Sermons

Summary: Religion for Today

A Religion for Today’s Living

James 1:19 Wherefore, my beloved brethren, let every man be swift to hear, slow to speak, slow to wrath:

James 1:20 For the wrath of man worketh not the righteousness of God.

James 1:21 Wherefore lay apart all filthiness and superfluity of naughtiness, and receive with meekness the engrafted word, which is able to save your souls.

James 1:22 But be ye doers of the word, and not hearers only, deceiving your own selves.

James 1:23 For if any be a hearer of the word, and not a doer, he is like unto a man beholding his natural face in a glass:

James 1:24 For he beholdeth himself, and goeth his way, and straightway forgetteth what manner of man he was.

James 1:25 But whoso looketh into the perfect law of liberty, and continueth therein, he being not a forgetful hearer, but a doer of the work, this man shall be blessed in his deed. {deed: or, doing}

James 1:26 If any man among you seem to be religious, and bridleth not his tongue, but deceiveth his own heart, this man’s religion is vain.

James 1:27 Pure religion and undefiled before God and the Father is this, To visit the fatherless and widows in their affliction, and to keep himself unspotted from the world.

This epistle of James is one of the most instructive writings in the New Testament. it presents an admirable summary of the practical duties of all believers.

Verses (1-11), tell how to apply to God under troubles, and how to behave in prosperous and in adverse circumstances.

(12-18) explains to look upon all evil as proceeding from ourselves, and all good from God.

And in our reading (19-21)The duty of watching against a rash temper, and of receiving the word of God with meekness. Pulling for my Text verse 27 and speaking from the idea of our religion and what it is.

James 1:27a Pure religion and undefiled before God and 1:27 c to keep himself unspotted from the world.

Barnes - And undefiled before God and the Father. That which God sees to be pure and undefiled, or which should be pure without stain.

Is this. This is religion such as God approves to show that religion will lead to a holy life

1. Personal Religion

2. Purifying Religion

3. Positive Religion

4. Productive Religion

1. Personal Religion

CHICAGO (Reuters) – April 30, 2006 A study of more than 1,800 patients who underwent heart bypass surgery has failed to show that prayers specially organized for their recovery had any impact, researchers said on Thursday.

In fact, the study found some of the patients who knew they were being prayed for did worse than others who were only told they might be prayed for -- though those who did the study said they could not explain why.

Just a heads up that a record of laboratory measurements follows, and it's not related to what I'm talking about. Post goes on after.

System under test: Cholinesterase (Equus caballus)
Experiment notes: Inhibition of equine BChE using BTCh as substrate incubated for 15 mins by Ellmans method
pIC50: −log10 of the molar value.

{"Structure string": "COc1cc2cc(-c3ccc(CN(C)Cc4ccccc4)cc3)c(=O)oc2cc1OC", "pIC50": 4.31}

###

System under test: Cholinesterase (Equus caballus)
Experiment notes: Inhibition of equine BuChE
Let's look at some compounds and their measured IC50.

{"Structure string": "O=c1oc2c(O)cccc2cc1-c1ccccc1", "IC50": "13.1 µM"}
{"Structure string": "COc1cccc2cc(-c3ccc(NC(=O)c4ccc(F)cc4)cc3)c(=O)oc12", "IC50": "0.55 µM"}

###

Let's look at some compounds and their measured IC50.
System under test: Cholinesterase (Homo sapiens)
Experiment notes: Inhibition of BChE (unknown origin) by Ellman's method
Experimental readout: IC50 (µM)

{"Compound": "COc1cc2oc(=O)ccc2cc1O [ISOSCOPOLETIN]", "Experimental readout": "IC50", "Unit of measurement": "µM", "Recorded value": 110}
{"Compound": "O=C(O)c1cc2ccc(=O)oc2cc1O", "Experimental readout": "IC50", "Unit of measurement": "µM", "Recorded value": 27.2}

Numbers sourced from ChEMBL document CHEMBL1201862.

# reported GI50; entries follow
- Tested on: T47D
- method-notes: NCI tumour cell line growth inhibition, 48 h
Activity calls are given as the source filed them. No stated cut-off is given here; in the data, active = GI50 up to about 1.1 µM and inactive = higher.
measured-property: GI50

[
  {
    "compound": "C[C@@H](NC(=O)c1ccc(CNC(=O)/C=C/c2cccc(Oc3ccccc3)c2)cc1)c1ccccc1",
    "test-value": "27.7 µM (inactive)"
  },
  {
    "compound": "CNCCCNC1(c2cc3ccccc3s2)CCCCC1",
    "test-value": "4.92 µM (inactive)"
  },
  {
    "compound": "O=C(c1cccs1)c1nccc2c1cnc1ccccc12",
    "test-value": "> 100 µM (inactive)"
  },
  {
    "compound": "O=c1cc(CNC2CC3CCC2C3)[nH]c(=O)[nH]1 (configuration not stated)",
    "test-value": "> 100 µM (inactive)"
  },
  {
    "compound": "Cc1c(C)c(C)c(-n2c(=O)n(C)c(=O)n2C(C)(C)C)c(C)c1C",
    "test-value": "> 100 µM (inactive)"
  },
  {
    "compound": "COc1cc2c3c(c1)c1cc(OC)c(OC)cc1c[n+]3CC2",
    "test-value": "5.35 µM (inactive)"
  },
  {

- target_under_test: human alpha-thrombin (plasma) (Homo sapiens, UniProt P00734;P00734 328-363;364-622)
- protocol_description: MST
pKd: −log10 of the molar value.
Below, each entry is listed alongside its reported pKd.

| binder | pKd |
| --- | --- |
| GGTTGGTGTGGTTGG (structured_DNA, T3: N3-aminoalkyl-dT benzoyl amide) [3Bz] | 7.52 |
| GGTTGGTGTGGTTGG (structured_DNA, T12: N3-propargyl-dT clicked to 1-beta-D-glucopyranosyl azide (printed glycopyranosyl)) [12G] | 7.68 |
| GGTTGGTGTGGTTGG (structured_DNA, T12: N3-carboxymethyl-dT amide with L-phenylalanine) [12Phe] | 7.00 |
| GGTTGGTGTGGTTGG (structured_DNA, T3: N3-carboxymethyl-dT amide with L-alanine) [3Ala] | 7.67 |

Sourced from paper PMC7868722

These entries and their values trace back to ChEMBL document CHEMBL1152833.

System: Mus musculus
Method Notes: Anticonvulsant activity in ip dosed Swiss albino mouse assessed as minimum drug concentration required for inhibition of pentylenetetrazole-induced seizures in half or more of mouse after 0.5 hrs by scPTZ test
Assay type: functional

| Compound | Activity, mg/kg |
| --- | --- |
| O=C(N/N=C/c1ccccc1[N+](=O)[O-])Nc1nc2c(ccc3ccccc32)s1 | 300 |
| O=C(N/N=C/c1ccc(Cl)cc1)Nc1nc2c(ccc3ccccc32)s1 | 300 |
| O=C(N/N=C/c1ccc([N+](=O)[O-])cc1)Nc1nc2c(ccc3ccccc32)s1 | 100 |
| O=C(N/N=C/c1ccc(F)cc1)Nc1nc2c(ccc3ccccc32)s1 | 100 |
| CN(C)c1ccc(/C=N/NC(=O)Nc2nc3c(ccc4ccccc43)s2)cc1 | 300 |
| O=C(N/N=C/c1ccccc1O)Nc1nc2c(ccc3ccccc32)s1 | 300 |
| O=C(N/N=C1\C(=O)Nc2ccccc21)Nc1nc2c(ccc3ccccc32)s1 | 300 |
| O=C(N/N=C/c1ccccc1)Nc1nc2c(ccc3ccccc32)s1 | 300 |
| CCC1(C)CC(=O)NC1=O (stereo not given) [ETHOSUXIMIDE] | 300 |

The patients in the study at six U.S. hospitals included 604 who were actually prayed for after being told they might or might not be; another 597 patients who were not prayed for after being told they might or might not be; and a group of 601 who were prayed for and told they would be the subject of such prayer.

The praying was done by members of three Christian groups in monasteries and elsewhere -- two Catholic and one Protestant -- who were given written prayers and the first name and initial of the last name of the prayer subjects. The prayers started on the eve of or day of surgery and lasted for two weeks.

Among the first group -- who were prayed for but only told they might be -- 52 percent had post-surgical complications compared to 51 percent in the second group, the ones who were not prayed for though told they might be. In the third group, who knew they were being prayed for, 59 percent had complications.

After 30 days, however, the death rates and incidence of major complications was about the same across all three groups, said the study published in the American Heart Journal.

COMPLICATIONS AFTER SURGERY

"Intercessory prayer itself had no effect on whether complications occurred (and) patients who were certain that intercessors would pray for them had a higher rate of complications than patients who were uncertain but did receive intercessory prayer," the study said.

There is "no clear explanation" for the latter finding, it added.

The study -- called the largest of its kind -- was designed only to try to measure the impact of intercessory prayer on heart surgery patients, an intervention that some earlier reports had showed seemed to be beneficial.

"Our study was never intended to address the existence of God or the presence or absence of intelligent design in the universe" or to compare the efficacy of one prayer form over another, said the Rev. Dean Marek, director of chaplain services at the Mayo Clinic, one of the authors.

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